Although that doesn’t sound like a good report about Israel, a golden age is about to begin for Israel when David is made king. Perhaps this godly king can redeem the tarnished reputation of the nation of Israel. Perhaps it is after this point in history that we can then understand Israel as a believing people rejoicing in God their savior. As we examine the history of this period and God’s own evaluation of Israel, we will find Israel once again to be lacking the qualities of true children of God. God promises David an everlasting dynastic kingdom (2 Samuel 7:6-16). We see a seeming fulfillment of this promise as we enter the golden age for Israel. The borders expand under David and under Solomon in his early years. In short, we see economic prosperity for Israel that is unprecedented. But as history moves on we see the people of Israel engaging more and more in idolatry and immorality. Of course leading the way in this sin is unfaithful king after unfaithful king. After the division of Israel and Judah, God first pours out his wrath on Israel by exiling them using the Assyrians (722 B.C.) as His chosen instrument. Then Judah is next to experience the wrath of God for their rebellion when He sends in the Babylonians to clean house in 586 B.C. We are not left to our own imaginations to interpret exactly what God was saying to the Israelites when this happened. God makes it clear that this was not simply His fatherly and loving hand of discipline but rather his wrath against unbelievers:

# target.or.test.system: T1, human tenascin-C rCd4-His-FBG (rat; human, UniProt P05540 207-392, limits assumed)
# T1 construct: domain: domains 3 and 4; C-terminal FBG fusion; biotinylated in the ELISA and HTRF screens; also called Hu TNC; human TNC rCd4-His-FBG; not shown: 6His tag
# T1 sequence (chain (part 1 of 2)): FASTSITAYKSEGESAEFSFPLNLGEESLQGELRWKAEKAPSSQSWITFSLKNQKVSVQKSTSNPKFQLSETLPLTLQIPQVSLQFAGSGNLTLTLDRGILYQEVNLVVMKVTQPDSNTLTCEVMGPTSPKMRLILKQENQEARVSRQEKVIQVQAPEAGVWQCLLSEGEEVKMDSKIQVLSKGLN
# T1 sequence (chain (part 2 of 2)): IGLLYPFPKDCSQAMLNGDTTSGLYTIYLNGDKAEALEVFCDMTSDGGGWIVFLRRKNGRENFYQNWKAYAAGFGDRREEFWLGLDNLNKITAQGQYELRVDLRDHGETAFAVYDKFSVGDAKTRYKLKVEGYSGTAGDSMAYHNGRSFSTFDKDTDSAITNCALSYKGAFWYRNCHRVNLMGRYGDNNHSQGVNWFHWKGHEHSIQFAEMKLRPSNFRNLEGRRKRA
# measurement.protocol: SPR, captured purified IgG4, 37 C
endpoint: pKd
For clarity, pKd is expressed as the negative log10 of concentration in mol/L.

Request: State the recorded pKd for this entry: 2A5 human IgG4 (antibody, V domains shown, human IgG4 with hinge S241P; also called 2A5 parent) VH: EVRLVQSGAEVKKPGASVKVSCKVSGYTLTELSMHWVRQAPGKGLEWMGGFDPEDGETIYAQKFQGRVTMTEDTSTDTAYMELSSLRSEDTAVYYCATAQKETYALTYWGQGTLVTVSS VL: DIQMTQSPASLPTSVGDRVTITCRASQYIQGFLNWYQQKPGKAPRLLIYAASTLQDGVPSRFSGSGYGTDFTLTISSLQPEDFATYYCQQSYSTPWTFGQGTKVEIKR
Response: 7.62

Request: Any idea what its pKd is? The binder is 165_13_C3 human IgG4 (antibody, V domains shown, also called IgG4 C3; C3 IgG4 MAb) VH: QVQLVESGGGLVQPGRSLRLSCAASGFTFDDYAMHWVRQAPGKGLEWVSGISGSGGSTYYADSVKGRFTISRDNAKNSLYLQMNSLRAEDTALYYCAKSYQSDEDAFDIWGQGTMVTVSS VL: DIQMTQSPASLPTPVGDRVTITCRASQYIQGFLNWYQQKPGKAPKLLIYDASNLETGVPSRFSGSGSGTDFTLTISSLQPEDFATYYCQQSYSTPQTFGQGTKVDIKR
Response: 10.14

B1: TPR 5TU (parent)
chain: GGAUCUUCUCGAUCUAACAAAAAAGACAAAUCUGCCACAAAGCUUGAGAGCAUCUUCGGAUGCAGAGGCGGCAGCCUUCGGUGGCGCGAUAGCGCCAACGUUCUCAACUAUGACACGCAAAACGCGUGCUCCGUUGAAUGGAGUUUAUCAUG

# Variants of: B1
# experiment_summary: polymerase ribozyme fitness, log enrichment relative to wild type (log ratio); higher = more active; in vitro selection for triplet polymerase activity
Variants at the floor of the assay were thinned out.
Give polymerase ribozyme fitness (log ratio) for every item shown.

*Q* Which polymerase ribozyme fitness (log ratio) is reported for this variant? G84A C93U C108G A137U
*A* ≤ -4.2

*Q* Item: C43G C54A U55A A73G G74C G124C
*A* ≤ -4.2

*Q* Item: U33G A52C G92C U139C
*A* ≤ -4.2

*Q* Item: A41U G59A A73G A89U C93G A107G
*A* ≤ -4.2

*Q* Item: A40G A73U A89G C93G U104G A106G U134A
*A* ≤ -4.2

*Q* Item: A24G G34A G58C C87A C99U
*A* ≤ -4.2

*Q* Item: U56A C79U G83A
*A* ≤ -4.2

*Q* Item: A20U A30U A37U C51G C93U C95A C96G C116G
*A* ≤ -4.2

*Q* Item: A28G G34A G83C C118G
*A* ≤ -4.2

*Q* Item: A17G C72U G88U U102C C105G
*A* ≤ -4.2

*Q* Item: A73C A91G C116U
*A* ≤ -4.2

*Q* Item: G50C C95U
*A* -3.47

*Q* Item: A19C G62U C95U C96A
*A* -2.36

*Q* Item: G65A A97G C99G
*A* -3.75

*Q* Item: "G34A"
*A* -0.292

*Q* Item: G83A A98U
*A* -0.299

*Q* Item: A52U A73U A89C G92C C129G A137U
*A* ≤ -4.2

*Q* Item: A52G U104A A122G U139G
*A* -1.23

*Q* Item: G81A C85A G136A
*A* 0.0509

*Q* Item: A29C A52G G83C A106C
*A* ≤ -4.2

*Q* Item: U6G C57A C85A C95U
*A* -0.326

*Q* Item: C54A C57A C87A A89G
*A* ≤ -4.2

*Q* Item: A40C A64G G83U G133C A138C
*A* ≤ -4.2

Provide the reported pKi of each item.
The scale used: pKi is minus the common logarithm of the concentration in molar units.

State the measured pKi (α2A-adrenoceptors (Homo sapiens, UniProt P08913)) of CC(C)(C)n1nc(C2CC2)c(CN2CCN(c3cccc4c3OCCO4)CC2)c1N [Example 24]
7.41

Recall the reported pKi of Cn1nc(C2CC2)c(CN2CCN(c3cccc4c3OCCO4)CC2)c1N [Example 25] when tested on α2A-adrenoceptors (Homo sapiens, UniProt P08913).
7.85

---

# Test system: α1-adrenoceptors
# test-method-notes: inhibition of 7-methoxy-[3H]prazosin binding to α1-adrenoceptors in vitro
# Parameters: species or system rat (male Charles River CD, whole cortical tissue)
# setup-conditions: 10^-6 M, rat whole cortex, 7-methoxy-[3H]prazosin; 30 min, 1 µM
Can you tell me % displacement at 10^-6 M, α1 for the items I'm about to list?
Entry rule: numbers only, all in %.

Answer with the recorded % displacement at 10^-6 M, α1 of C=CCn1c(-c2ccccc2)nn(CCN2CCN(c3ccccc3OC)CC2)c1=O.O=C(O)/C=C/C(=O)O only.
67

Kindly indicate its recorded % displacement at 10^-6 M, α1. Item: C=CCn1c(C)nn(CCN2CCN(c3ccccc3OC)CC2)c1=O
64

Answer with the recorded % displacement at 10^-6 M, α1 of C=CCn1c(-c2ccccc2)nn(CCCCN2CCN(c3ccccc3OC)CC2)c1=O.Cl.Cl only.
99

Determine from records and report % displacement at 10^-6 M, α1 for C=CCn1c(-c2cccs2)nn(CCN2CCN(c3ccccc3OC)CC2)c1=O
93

The Lord said through his servants the prophets: “Manasseh king of Judah has committed these detestable sins. He has done more evil than the Amorites who preceded him and has led Judah into sin with his idols. Therefore this is what the Lord, the God of Israel, says: I am going to bring such disaster on Jerusalem and Judah that the ears of everyone who hears of it will tingle. I will stretch out over Jerusalem the measuring line used against the house of Ahab. I will wipe out Jerusalem as one wipes a dish, wiping it and turning it upside down. I will forsake the remnant of my inheritance and hand them over to their enemies. They will be looted and plundered by all their foes, because they have done evil in my eyes and have provoked me to anger FROM THE DAY THEIR FOREFATHERS CAME OUT OF EGYPT UNTIL THIS DAY (2 Kings 21:10-15 emphasis mine).

Here we have clear biblical evidence of God’s own evaluation of the nation of Israel from the time of their inception until the time of the exile of Judah. They were a wicked and unbelieving people from the first day until the last. There seems to be no room to call them a believing nation. But for the die-hard supporter of the position that the nation of Israel is seen in Scripture to be a believing people, an attempt at “redeeming” national Israel might be made by looking to the post-exilic days of Ezra and Nehemiah as the days in which the people did truly turn to God and become a nation of believers. Yet, even after all of the attempts at reform, we find Nehemiah beating people for their rebelliousness:

Moreover, in those days I saw men of Judah who had married women from Ashdod, Ammon, and Moab. Half of their children spoke the language of Ashdod or the language of one of the other peoples, and did not know how to speak the language of Judah. I rebuked them and called curses down on them. I beat some of the men and pulled out their hair. I made them take an oath in God’s name and said: “Your are not to give your daughters in marriage to their sons, nor are you to take their daughters in marriage for your sons or for yourselves. Was it not because of marriages like these that Solomon king of Israel sinned? (Nehemiah 13:23-27).

We have seen that the entire history of Israel reveals the nation of Israel as an unfaithful, rebellious and unbelieving people. In each significant historical epoch of the Old Covenant era, Israel turns away from God and is judged accordingly. We now need to turn our attention to the New Testament and see if once again test our thesis that Israel as a whole is viewed in Scripture as an unbelieving people against the Word of God.